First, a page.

The Hunger Games: Mockingjay – Part 1 is a much more closed-off film than the previous entries for reasons other than being the first installment to switch to digital cinematography (which is a particular shame after the stunning IMAX visuals of Catching Fire). Director Francis Lawrence instead wishes to pull the story into a tighter setting than past adventures, concentrating much of the narrative in District 13. Due to the subterranean nature of this sanctuary, the measured pacing of the film allows more time for its characters to be painted. As a result, it is also the first film where Gale and the love triangle are featured in a genuinely central role.
Despite Peeta largely being absent from the film (or perhaps because of it), the love story finally breathes with the kind of attention usually reserved for Katniss’ desperate gasps of survival. And since Gale is the only person besides her sister that sees more than a political opportunity in Katniss, Hemsworth is at last allowed to leave an impression in the series. However, even he is starting to eyeball Katniss as sideways as the rest of District 13, probably because the Hunger Games films always work best when they’re delving into allegory instead of romance.
District 13 unto itself is the real new character for Mockingjay and it’s a grimly impressive one at that with vertically towering art direction, shrinking its refugee “citizens” to a long line of ants scurrying for survival in a dystopian hive. It also makes for an intriguing reversal with the totalitarian regime in the Capitol having the colorful diversity and a freedom of choice (or excess) for its most privileged citizens. In contrast, District 13 prohibits alcohol and make-up, and enforces a uniform policy of only gray jumpsuits—and that’s not the only thing off-white about this place.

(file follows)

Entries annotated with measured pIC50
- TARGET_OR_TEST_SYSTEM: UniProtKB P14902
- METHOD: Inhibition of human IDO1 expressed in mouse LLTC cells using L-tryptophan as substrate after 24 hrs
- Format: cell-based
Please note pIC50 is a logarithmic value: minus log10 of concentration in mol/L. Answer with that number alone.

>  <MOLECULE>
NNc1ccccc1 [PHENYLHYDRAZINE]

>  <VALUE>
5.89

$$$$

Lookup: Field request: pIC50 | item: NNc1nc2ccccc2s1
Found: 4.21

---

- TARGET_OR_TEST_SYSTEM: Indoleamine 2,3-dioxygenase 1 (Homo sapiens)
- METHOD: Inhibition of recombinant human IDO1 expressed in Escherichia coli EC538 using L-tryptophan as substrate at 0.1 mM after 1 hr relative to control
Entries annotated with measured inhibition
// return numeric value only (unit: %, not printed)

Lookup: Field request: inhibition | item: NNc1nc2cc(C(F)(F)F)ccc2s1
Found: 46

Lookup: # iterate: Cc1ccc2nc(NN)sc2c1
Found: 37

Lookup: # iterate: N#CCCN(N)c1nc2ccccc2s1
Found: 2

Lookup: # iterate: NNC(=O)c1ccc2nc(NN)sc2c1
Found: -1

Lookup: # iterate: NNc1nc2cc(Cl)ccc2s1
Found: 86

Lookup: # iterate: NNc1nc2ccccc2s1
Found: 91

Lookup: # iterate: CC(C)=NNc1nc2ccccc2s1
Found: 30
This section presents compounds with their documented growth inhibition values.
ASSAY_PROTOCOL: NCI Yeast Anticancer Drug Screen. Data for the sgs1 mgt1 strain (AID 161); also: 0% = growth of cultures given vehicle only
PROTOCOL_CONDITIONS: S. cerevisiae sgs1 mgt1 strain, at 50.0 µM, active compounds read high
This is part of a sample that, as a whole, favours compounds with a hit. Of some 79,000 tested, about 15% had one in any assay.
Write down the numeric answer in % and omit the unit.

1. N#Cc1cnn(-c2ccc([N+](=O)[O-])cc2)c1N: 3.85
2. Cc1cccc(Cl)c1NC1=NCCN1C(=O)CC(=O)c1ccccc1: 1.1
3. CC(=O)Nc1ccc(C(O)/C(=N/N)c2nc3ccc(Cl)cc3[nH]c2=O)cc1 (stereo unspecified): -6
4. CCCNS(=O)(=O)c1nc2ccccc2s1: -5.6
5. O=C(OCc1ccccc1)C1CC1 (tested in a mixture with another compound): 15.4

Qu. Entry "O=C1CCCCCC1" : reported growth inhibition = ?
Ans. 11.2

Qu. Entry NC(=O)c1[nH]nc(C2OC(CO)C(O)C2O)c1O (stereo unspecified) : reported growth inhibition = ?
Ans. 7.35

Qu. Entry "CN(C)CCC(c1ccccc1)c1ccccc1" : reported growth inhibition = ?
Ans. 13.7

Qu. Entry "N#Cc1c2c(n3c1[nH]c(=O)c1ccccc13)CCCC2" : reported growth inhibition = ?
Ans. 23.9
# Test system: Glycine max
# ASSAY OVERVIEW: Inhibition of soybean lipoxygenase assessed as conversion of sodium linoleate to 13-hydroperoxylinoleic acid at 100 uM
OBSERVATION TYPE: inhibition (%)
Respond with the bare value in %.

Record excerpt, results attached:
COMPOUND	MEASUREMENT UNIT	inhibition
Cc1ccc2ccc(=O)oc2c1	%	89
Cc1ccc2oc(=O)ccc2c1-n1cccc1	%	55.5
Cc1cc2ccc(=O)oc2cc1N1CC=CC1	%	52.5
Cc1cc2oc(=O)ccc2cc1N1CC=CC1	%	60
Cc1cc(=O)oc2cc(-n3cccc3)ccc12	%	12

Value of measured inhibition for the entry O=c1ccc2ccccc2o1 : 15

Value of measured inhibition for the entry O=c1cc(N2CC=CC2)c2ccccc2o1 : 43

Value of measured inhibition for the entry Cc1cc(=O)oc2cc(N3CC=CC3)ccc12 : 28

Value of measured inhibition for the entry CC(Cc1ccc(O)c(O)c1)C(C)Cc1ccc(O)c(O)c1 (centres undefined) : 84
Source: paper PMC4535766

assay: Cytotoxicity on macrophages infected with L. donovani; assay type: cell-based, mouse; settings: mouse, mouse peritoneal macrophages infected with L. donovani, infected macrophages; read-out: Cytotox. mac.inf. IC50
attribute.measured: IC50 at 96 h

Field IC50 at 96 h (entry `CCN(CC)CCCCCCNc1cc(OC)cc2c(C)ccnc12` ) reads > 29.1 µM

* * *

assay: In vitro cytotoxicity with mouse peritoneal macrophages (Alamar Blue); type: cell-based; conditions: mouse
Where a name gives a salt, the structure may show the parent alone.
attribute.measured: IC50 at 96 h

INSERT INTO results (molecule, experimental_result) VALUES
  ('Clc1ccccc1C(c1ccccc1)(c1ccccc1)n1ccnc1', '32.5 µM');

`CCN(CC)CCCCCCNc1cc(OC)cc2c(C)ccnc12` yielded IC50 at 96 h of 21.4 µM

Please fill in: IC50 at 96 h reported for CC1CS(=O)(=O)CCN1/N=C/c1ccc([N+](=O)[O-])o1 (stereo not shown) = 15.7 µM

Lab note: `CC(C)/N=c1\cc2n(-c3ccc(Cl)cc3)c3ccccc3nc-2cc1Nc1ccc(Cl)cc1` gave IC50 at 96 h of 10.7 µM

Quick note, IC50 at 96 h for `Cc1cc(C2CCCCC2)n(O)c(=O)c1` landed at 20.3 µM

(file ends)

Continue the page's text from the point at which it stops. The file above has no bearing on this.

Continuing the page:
Julianne Moore’s President Coin, the other substantial new draw, is more than a revolutionary in a blockbuster; she’s a savvy political operative who knows how to take credit for everything, including Katniss Everdeen. This is probably why the best scenes of the movie involve Katniss and Coin not seeing eye-to-eye about the Mockingjay’s role as a literal walking piece of propaganda (or “propo”).
Like Guadalcanal hero John Basilone from WWII, Katniss is viewed by her newfound government as a prop to sell war bonds or, in this case, pure anarchy in the streets. The early moments of levity come from the awkwardness with which Katniss must deliver stilted soliloquies in front of futuristic green screens, and the most exhilarating and emotional action stems from her forays into the field to get more candid stump speech videos. This of course leads to the movie’s real set-pieces, such as a knockout when Katniss’ mere presence at a District 8 hospital makes it a target for Capitol annihilation, placing Katniss on the frontlines as both a PR person and a warrior princess.